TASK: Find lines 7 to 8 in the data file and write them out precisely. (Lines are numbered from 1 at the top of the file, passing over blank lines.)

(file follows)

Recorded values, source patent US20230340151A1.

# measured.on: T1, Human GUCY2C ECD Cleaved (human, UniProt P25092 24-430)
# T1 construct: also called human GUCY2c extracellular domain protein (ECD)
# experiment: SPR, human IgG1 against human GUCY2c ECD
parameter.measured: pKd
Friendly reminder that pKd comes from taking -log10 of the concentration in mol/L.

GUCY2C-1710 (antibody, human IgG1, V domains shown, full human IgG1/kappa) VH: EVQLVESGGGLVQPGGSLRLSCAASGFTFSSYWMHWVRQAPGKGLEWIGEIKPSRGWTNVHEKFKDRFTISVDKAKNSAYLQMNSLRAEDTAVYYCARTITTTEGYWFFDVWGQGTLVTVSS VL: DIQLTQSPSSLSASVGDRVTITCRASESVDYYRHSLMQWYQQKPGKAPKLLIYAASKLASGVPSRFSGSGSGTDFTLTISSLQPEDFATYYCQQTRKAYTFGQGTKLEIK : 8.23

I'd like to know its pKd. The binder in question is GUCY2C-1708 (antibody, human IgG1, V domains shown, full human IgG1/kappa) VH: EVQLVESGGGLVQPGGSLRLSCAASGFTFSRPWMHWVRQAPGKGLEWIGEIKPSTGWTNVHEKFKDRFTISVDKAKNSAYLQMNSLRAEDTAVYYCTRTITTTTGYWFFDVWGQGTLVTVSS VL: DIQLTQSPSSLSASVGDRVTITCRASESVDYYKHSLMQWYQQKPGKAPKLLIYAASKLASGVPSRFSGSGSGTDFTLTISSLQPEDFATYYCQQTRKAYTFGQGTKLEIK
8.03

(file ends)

GUCY2C-1710 (antibody, human IgG1, V domains shown, full human IgG1/kappa) VH: EVQLVESGGGLVQPGGSLRLSCAASGFTFSSYWMHWVRQAPGKGLEWIGEIKPSRGWTNVHEKFKDRFTISVDKAKNSAYLQMNSLRAEDTAVYYCARTITTTEGYWFFDVWGQGTLVTVSS VL: DIQLTQSPSSLSASVGDRVTITCRASESVDYYRHSLMQWYQQKPGKAPKLLIYAASKLASGVPSRFSGSGSGTDFTLTISSLQPEDFATYYCQQTRKAYTFGQGTKLEIK : 8.23

I'd like to know its pKd. The binder in question is GUCY2C-1708 (antibody, human IgG1, V domains shown, full human IgG1/kappa) VH: EVQLVESGGGLVQPGGSLRLSCAASGFTFSRPWMHWVRQAPGKGLEWIGEIKPSTGWTNVHEKFKDRFTISVDKAKNSAYLQMNSLRAEDTAVYYCTRTITTTTGYWFFDVWGQGTLVTVSS VL: DIQLTQSPSSLSASVGDRVTITCRASESVDYYKHSLMQWYQQKPGKAPKLLIYAASKLASGVPSRFSGSGSGTDFTLTISSLQPEDFATYYCQQTRKAYTFGQGTKLEIK